But the production has a long way to go before it gets to that point. Originally set to open in March, “cash-flow obstacles” triggered delays that eventually led to the loss of co-stars Evan Rachel Ward (Mary Jane) and Alan Cumming (Green Goblin). Relative newcomer Reeve Carney remains as Peter Parker/Spider-Man — “I guess he’s the only original cast member with nothing better to do,” Riedel writes — with Patrick Page (Taymor’s The Lion King) reportedly being offered the role of Green Goblin.
Now it looks as if Spider-Man will start rehearsals this summer, begin previews in October and open in November. Of course, we’ve been down that road before.
Featuring a score by Bono and the Edge, Spider-Man: Turn Off the Dark could be the most expensive musical in Broadway history, with weekly production costs of more than $1 million — hundreds of thousands of dollars more than elaborate shows like Mary Poppins and West Side Story.
Publishing | Viz Media has confirmed that its public relations and design departments were among those affected by Tuesday’s layoffs. In a brief statement released yesterday, the company assured fans that, “We have no plans at this time for drastic measures such as product cancellations or business line closures. Your favorite series are not going away.”
Legal | As a Belgian court decides whether to ban Tintin in the Congo because of racist content, Roger Bongos and Sebastian Rodriguez argue that Hergé’s book shouldn’t be censored but rather read and analyzed within the context of the era in which it was created. “You cannot deny however that the book is very discriminatory of black people,” Bongos writes. “Hergé wasn’t a racist person himself: he simply reflected the image the Western world had of the Congo and of Africa during those years, as well as the colonial aspirations of Belgians. In this sense, the book is kind of Proust’s ‘madeleine episode’ for us: it helps us remember our colonial history.” The court is expected to issue its ruling on May 31. [France 24]
After more than 85 years, the sun will no longer come out for Little Orphan Annie, Harold Gray’s Depression Era comic about a red-haired waif and the kindly capitalist who gives her a home.
Although the strip, which debuted on Aug. 5, 1924 in the New York Daily News, once appeared in hundreds of newspapers, it now runs in fewer than 20. So Tribune Media Services has decided to cancel Annie with the June 13 installment — a cliffhanger, curiously enough.
The Chicago Tribune’s Phil Rosenthal reports that Sunday strip will end with Daddy Warbucks uncertain of Annie’s fate after her latest run-in with the Butcher of the Balkans.
“Annie is definitely not dying,” Steve Tippie, TMS’ vice president of licensing, tells Rosenthal. He says that while “the daily newspaper strip will go away […] that doesn’t mean that Annie won’t come back … whether it’s (in) comic books, graphic novels, in print, electronic. It’s just too rich a vein (not) to mine.”
Indeed, Little Orphan Annie inspired a long-running radio show, three motion pictures, a television movie, and a musical — the basis for one of those films — that ran for six years on Broadway and has since been staged countless times around the world.
IDW Publishing has released four volumes of The Complete Little Orphan Annie collection through its Library of American Comics imprint.
Top-selling manga publisher Viz Media today announced the layoffs of as many as 60 employees and the closing of its New York City branch, Publishers Weekly reports.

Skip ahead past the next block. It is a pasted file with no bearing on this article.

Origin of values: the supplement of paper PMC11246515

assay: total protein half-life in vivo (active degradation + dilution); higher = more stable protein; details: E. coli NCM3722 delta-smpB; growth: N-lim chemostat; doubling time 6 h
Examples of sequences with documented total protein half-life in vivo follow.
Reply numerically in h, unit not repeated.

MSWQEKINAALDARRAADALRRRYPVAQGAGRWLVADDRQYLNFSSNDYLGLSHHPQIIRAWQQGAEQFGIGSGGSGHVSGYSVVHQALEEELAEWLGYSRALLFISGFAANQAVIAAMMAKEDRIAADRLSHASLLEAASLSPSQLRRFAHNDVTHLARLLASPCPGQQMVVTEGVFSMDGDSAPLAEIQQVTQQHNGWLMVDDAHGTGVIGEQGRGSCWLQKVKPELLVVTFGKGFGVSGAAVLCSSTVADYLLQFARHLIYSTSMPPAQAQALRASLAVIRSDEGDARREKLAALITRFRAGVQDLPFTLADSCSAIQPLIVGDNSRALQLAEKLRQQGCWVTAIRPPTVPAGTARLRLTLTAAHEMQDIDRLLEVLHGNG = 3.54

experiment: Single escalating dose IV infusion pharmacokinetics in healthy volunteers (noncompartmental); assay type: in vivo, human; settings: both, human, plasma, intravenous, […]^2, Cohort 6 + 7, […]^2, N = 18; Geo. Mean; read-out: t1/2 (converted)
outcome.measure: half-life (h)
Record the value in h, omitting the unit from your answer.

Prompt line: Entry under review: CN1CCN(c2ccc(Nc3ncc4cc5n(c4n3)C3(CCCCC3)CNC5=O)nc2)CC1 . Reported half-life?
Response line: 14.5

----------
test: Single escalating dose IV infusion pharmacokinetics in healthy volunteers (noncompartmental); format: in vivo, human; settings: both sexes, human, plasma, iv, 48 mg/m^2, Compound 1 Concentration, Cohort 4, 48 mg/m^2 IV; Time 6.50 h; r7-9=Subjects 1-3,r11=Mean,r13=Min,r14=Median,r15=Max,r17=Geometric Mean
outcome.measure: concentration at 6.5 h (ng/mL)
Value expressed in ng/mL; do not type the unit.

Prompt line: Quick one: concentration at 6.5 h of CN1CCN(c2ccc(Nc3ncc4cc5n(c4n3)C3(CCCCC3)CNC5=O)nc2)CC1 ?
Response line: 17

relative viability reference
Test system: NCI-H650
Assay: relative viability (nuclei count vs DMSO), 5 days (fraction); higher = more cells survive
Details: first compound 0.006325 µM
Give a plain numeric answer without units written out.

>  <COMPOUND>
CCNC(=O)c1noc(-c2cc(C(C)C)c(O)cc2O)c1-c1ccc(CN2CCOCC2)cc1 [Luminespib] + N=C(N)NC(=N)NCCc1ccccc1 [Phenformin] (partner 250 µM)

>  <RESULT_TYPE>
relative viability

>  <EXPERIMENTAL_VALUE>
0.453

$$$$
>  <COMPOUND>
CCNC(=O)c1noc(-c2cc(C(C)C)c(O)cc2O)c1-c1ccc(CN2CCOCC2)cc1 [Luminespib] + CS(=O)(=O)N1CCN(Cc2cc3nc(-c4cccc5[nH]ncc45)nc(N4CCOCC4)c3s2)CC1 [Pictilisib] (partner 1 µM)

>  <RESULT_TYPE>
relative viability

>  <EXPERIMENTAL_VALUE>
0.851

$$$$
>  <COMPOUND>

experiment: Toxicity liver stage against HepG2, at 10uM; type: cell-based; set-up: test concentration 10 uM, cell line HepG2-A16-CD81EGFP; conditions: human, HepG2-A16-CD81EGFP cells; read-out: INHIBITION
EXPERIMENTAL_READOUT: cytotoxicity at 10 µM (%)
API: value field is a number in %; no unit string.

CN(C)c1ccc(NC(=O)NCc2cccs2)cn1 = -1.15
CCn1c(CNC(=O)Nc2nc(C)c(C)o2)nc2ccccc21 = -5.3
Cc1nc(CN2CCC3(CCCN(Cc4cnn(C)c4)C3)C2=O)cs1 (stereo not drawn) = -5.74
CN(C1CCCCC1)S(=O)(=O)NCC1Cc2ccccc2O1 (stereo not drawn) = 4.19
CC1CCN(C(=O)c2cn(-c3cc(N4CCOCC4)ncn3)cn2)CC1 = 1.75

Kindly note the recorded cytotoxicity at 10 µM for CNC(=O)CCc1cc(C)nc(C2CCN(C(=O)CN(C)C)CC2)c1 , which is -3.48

The staff cuts — 55 from its San Francisco headquarters and five from the New York office — represent about 40 percent of the company’s workforce.
In a statement today to PW, the publisher acknowledged it is “restructuring to adjust to changing industry and financial market realities.”
Viz, which publishes such hits as Naruto, One Piece and Fullmetal Alchemist, had appeared to weather the worst of the economic and market declines that led to a major restructuring of rival Tokyopop in 2008 and the closing of several smaller manga publishers.Viz previously laid off a reported 12 to 15 people in February 2009.
Update (May 12): Evelyn Dubocq, Viz’s senior director of public relations, revealed this morning on Twitter that she has been laid off after seven years with the company. “It’s so odd waking up on a work day having no place to go,” she wrote.
Update 2 (May 12): Viz Media has released a statement about the restructuring:
Publishing | Stanley Pignal takes a look at the transformation of the Tintin brand since the death of Hergé in 1983, as the cartoonist’s widow Fanny Vlamynck and her husband Nick Rodwell drastically changed merchandising strategies. In the process, the prickly Rodwell has become a controversial figure, running afoul of fans and journalists alike in his effort to exert control over Tintin’s image.
Of particular interest is a brief profile of Bob Garcia, a novelist and fan who published a series of books examining Hergé’s possible inspirations for Tintin. Garcia believed he could legally reproduce a few copyrighted illustrations for the purpose of critique, but Moulinsart saw things differently: The writer is now fighting to keep his home as penalties and legal fees mount. [Financial Times]
Crime | Danny Wayne Barton, owner of Kryptonite Komics in Carbon Hill, Alabama, was arrested Thursday after he allegedly sold marijuana to police informants on four separate occasions. Three of those incidents reportedly occurred in Barton’s shop, which also sells smoking devices as the Good Karma Store. The 38-year-old retailer faces a mandatory minimum sentence of five years in prison on four counts of unlawful distribution of a controlled substance within a three-mile radius of a school. [Daily Mountain Eagle]